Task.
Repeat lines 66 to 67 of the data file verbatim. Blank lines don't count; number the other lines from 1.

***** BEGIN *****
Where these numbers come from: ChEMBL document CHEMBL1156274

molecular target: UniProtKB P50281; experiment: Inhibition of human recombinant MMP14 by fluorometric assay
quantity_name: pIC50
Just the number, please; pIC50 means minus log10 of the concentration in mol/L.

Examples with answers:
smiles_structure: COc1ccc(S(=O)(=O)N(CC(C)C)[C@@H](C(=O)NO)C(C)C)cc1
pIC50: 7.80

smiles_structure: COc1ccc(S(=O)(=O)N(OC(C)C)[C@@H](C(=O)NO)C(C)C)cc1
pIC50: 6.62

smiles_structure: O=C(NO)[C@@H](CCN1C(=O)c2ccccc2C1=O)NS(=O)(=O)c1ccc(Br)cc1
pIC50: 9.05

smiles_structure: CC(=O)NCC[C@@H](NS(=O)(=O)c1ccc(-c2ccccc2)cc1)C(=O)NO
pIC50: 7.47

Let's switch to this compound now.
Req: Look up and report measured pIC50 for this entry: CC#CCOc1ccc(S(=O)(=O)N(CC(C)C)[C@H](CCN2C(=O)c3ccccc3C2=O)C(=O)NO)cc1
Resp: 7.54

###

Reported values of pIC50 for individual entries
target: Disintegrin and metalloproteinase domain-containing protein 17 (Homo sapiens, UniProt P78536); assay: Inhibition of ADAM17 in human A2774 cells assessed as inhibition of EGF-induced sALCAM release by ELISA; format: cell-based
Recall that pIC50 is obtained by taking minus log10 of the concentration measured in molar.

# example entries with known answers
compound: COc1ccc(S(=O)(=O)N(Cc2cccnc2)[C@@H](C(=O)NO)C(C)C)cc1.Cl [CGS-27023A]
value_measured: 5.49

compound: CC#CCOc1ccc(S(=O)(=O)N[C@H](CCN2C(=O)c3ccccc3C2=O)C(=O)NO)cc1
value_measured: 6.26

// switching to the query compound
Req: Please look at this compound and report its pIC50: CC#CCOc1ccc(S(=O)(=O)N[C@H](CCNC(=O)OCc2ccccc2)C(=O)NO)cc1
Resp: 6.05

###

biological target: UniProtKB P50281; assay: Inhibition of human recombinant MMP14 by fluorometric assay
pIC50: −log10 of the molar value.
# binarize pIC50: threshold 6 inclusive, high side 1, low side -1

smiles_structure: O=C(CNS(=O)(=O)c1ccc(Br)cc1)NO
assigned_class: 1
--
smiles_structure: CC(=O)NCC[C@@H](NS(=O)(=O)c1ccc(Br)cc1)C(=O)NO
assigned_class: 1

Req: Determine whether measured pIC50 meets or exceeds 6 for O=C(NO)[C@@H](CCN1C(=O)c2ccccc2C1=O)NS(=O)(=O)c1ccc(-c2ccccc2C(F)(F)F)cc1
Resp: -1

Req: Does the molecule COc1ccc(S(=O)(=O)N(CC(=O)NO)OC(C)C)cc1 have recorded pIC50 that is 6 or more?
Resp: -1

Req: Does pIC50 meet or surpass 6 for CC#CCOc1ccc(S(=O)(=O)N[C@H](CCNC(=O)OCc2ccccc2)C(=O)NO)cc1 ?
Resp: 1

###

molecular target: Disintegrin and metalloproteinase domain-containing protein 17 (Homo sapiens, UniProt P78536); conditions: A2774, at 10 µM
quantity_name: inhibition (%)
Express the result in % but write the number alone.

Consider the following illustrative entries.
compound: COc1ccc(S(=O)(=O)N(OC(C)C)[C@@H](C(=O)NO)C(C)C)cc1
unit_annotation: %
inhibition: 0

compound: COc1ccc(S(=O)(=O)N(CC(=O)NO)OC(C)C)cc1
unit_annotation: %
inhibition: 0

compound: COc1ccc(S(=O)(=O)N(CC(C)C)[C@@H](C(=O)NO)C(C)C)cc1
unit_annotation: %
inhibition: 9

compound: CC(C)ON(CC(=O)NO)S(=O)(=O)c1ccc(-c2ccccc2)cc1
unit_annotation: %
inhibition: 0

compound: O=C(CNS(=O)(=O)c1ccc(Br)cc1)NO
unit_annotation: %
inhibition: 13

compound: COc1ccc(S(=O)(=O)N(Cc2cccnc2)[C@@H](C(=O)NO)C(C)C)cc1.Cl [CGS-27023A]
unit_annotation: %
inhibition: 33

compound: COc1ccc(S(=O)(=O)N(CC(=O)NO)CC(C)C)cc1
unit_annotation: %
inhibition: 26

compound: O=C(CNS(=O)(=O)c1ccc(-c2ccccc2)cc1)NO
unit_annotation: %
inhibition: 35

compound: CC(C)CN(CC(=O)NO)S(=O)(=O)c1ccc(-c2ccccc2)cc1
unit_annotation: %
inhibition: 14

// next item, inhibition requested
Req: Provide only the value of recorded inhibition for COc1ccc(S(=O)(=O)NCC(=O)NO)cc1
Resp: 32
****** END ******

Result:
inhibition: 33

compound: COc1ccc(S(=O)(=O)N(CC(=O)NO)CC(C)C)cc1